Exploring the North – ‘Hunting’ for reindeer
If you’re up in the North, there are some things you just have to do – hunting reindeer for example. But instead of using guns, we’ve been on their tracks with a camera hoping to get a photo.
Reindeer are mostly active during twilight. So the daylight’s almost fading by the time our rented car enters an unimposing little side street out in an industrial area near the harbor of Pitea in Sweden. Here, they don’t clear the roads of the snow anymore, but instead push some of it aside and flatten the rest.
Beside the street, dark green fir trees soar high and you can smell reindeer dung although you can’t see the beasts yet. Patrick Lundgren stands next to his pickup truck. He appears shy at first though that seems at odds with his powerful stature. The man from the native Sami people radiates calm (even in unsettling situations as we found out later). He speaks slowly, carefully choosing his words. His attentive eyes rest thoughtfully on the foreigners who want to see “his” reindeer.
Sami people have been reindeer herders for generations in the Nordic countries. The animals are only found here today thanks to the Sami who tend to them. The herders take them down from the North to southern regions where they can still find food themselves, if there wasn’t a changing climate.
Patrick takes his shovel from the pickup, trudges through the snow into the forest (while the rest of us struggle not to fall into the snow at every step) and starts digging. One meter of snow has to be displaced until he hits solid ground. The snow cracks a little bit every time his shovel hits the layer. He bends over, reaches into the hole and grabs something. He blows into his hand and holds it out. “This is what they like,” he says and shows us a few lichens and fir needles.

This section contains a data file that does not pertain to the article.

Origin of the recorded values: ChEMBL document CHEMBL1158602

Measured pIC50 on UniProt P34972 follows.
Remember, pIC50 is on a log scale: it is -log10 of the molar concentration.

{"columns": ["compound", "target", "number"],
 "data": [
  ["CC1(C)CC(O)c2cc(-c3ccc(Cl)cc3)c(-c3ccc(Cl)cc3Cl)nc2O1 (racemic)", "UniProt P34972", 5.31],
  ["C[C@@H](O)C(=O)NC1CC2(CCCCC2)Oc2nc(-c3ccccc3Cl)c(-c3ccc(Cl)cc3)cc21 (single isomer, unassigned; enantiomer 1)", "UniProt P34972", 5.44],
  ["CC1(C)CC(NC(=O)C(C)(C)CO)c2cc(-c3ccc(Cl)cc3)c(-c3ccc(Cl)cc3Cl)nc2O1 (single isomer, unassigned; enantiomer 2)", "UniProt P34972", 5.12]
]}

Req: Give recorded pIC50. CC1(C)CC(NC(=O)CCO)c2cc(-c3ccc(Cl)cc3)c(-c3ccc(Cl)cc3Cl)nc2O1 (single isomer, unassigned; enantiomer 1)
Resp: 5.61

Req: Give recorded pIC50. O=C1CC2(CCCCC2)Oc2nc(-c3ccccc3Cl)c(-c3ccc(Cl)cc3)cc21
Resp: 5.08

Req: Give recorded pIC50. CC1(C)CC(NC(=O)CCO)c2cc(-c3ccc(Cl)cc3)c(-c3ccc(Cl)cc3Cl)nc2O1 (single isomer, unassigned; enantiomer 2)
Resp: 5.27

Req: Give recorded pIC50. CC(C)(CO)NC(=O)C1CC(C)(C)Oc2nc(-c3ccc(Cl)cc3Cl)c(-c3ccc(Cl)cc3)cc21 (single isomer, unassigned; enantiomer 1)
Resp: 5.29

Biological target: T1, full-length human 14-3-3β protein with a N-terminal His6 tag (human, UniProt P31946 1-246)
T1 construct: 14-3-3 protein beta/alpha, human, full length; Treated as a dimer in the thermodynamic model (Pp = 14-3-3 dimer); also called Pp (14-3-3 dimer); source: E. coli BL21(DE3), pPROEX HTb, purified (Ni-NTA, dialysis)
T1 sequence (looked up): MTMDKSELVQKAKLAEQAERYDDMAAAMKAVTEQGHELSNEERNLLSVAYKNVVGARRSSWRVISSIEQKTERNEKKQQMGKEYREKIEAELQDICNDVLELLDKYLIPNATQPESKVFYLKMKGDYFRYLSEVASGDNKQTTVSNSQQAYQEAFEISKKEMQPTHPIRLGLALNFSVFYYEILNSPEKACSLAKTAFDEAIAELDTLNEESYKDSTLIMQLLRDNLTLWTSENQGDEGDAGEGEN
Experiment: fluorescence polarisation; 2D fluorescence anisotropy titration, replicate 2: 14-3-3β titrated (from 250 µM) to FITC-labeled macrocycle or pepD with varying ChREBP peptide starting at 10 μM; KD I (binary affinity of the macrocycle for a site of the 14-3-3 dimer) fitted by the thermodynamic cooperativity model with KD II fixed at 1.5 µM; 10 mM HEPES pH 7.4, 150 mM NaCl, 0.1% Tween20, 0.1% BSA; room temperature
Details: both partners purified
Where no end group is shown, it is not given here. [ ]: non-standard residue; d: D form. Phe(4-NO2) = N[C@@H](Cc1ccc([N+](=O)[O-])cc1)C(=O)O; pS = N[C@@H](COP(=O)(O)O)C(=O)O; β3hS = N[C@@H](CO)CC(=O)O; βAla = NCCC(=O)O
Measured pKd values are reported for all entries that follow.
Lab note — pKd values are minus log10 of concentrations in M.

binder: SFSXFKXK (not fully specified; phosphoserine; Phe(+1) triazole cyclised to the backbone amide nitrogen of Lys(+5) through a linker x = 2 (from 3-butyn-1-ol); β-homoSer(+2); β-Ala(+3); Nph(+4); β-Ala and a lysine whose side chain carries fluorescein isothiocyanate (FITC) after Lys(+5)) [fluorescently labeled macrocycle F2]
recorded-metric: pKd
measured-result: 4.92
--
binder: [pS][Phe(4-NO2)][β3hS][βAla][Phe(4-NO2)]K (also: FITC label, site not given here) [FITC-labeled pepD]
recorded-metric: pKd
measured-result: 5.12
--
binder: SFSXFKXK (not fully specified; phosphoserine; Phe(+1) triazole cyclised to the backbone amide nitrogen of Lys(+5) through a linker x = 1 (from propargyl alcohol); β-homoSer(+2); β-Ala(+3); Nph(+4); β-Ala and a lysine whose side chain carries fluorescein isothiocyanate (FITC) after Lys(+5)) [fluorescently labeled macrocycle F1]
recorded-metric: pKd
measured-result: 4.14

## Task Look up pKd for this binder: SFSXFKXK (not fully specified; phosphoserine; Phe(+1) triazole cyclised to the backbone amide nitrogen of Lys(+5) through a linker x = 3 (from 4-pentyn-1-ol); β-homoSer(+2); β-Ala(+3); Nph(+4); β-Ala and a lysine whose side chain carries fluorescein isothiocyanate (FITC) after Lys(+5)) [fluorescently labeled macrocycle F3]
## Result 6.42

During a normal winter, the reindeer could dig into the ground themselves with their snout. But this winter isn’t normal. Last week it was +10 degrees Celsius – far too warm. The snow started to turn to water. But then temperatures dropped again around minus 11 degrees Celsius again and the melted water froze to ice, forming a rock-solid hard cover which the reindeer cannot penetrate. Patrick then has to provide food in the form of pellets for the about 3,000 animals in the forest – each animal eating about two kilograms. That’s quite expensive though, but it’s the only chance for the reindeer who double up as “climate helpers.”
Finally, we not only got what we came for but we also learned much more. Looking at the people, environment and treasures around the Arctic circle, you realize that they are all connected. So, when my journey is over I hope to give you a broader picture of the Artic circle region, one that shows the links between what’s playing out on the ice and the seemingly disparate stories below the surface.
DateMarch 8, 2013